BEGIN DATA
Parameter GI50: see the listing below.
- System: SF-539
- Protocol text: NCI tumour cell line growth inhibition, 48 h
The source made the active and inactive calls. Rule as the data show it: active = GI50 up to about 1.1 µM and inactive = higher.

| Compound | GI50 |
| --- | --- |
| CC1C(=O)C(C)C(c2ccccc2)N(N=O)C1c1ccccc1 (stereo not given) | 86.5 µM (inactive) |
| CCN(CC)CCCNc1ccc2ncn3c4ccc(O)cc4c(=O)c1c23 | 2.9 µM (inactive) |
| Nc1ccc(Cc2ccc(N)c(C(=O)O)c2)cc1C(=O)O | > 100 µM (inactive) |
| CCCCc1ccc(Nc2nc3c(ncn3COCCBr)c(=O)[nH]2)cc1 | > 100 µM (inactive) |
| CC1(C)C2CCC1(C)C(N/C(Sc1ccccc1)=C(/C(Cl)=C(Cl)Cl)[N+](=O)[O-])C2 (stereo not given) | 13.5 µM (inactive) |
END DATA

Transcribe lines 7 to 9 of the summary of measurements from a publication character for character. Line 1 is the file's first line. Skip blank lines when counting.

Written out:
| CC1C(=O)C(C)C(c2ccccc2)N(N=O)C1c1ccccc1 (stereo not given) | 86.5 µM (inactive) |
| CCN(CC)CCCNc1ccc2ncn3c4ccc(O)cc4c(=O)c1c23 | 2.9 µM (inactive) |
| Nc1ccc(Cc2ccc(N)c(C(=O)O)c2)cc1C(=O)O | > 100 µM (inactive) |